Having an efficient, organized sales team is essential for profitable business. And yet, even having top-notch sellers isn’t a guarantee that your business will thrive. Why? Well, there are many reasons for this, but many can be tied back to the support they receive. As a sales manager and team leader, it’s up to you to ensure the team has what it needs to sell.
This can be a daunting task, especially because sellers are unique in their approaches and strategies. You also don’t always know what they need. Instead, you only know when they aren’t meeting their goals. Fortunately, there are plenty of ways you can help the team meet and exceed their revenue goals. Keep reading to learn three ways you can support the sales team on an individual and group basis.
Before anyone can go out and sell, they need to understand what the overall goal is. This means their revenue goal, but more importantly, the company’s goal. If you are a service-based company, it may mean contracting with five new companies every quarter. The goal here would be expansion of services to new business enterprises. This is opposed to upselling and offering more services to the same few companies you’re already contracted with.
When working with a sales team, it can be helpful to sit down with them individually and as a team to discuss overall goals. A seller should have a say about the goal, or at the very least fully comprehend why their selling is essential for the company. Once this is in place, then you can discuss performance analytics and measure how your business’s key performance indicators (KPIs). Using this kind of tool, you can identify what is currently working for the sales team and what needs to be improved upon.
Goals should be thought of as roadmaps or guideposts. Having a goals conversation once a year isn’t helpful to you, the seller, or the company overall. Rather, goals should be discussed periodically throughout the sales cycle. This is how you can identify early on if a goal is being met or even if it is unattainable. From here, you and the sales team can identify how to work toward this goal and prioritize it.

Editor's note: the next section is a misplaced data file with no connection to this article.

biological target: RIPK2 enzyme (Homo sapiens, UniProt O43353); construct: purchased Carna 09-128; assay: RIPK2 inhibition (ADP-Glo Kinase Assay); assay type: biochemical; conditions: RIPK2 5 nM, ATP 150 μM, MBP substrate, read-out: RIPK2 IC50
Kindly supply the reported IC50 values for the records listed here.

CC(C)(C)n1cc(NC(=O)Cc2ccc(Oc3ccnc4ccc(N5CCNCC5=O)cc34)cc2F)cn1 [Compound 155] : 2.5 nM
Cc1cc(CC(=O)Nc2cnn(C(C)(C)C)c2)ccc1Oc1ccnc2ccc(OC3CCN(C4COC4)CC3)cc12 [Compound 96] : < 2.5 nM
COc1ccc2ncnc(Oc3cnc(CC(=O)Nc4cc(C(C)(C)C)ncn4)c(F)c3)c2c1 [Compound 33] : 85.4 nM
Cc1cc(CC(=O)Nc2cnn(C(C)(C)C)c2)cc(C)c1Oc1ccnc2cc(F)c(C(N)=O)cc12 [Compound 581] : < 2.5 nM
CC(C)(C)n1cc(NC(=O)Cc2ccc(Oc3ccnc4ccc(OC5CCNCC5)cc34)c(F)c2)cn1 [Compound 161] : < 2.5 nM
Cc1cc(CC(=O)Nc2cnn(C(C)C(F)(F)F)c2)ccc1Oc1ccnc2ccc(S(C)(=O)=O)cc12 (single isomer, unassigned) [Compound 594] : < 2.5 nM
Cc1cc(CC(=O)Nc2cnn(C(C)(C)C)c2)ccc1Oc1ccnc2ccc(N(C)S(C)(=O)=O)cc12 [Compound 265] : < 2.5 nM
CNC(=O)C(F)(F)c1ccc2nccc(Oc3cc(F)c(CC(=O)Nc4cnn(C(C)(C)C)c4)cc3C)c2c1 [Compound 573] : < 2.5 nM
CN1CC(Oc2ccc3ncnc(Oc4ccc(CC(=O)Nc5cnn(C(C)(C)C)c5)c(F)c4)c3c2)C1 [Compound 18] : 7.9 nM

Sales can be a cutthroat industry. Depending on a seller’s background, they may feel like they are competing with their teammates. This, obviously, isn’t conducive to a team mindset and may only halter overall revenue goals. Fostering a welcoming, inclusive culture starts from the top-down, meaning it starts with you.
Being inclusive is more than just saying that you’re inclusive. You need to demonstrate it from the very beginning. This can look like interviewing and hiring sellers from different backgrounds and mindsets. It can also look like talking with sellers individually and asking them for direct feedback on how you’re doing as a leader. When an employee feels like their opinions matter, they feel more connected to the company as a whole.
It can also be beneficial to set up regular meetups where work isn’t the main focus. If your sales team is located in the same area, perhaps you suggest a happy hour after work. Or, you can schedule a team lunch and have remote employees dial in for an informal mid-day gathering. Ask your sellers what types of activities they are most interested in doing together as a team.
Team bonding can be advantageous as employees learn more about each other and gain skills during the process.
Nobody likes the feeling of someone staring over their shoulder. There’s a fine line between being an engaged and involved sales leader and micromanaging. As mentioned before, each seller has their own way of conducting business. It’s not your responsibility to know the nitty-gritty details of what they are doing each hour. Rather, you should be focused on their overall performance and work ethic.
Micromanaging can be particularly challenging if you aren’t physically with your sales team on a regular basis. It’s quite common, however, for sellers to be distributed across the country and focused on geographic regions. If this is the case, scheduling a weekly check-in with each seller as well as a team meeting may be conducive. During these catch ups, you can discuss any new points of contact and plans for the next week.
In a team environment, you can provide overall direction for each individual seller without dictating their every move. This is the time for you to celebrate each other’s wins as well as strategize next steps for certain clients. It’s also a chance for others to receive feedback and chat through any setbacks. The more the sellers can lean on each other for advice, the less hand holding you’ll need to do.
Leading a team of sellers is no easy task. A sales team is one of the most crucial departments of any organization. Without them, most businesses would not be profitable. But even the most stellar crew of sellers isn’t a shoe-in for a profitable year. Just because a sales person excelled at their previous company doesn’t necessarily mean they’re geared up and prepared to excel at yours.
In order for your sales team to knock it out of the park, there needs to be certain factors in place. To start, establish goals with each of your team members and for the team as a whole. Next, put in place practices to foster an inclusive working environment so everyone feels welcome. And lastly, avoid micromanaging by building up the team and giving sellers autonomy over their day-to-day. These practices will benefit employees individually and help propel your sales business for years to come.